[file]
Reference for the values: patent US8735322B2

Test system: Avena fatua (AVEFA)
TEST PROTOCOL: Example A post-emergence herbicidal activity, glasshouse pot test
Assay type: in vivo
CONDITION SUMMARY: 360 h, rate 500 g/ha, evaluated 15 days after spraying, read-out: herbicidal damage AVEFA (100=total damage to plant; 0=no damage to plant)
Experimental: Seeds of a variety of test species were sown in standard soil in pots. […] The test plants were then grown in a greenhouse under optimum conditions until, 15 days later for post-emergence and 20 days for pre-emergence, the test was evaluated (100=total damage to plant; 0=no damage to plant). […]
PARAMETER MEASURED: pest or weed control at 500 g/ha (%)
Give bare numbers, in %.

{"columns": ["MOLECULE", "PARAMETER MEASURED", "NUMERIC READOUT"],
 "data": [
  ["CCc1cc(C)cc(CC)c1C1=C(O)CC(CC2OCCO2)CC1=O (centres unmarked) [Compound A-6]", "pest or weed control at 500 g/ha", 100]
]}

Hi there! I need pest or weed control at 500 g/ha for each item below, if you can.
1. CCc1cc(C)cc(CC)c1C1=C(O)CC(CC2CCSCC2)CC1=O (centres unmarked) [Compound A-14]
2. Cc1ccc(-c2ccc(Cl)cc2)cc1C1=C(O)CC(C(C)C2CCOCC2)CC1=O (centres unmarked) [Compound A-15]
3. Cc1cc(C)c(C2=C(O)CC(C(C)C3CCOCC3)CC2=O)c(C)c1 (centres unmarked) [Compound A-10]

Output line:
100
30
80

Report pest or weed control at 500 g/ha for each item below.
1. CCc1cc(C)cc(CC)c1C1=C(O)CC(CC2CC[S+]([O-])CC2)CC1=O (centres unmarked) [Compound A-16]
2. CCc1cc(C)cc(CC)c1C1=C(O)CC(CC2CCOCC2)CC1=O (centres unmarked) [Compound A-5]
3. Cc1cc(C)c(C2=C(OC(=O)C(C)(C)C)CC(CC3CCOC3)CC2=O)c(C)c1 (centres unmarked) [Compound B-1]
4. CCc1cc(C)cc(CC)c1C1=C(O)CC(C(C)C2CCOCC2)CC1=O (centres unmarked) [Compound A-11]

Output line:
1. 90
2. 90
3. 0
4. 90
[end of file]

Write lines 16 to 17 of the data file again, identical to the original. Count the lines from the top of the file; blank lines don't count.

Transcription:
3. Cc1cc(C)c(C2=C(O)CC(C(C)C3CCOCC3)CC2=O)c(C)c1 (centres unmarked) [Compound A-10]

Output line: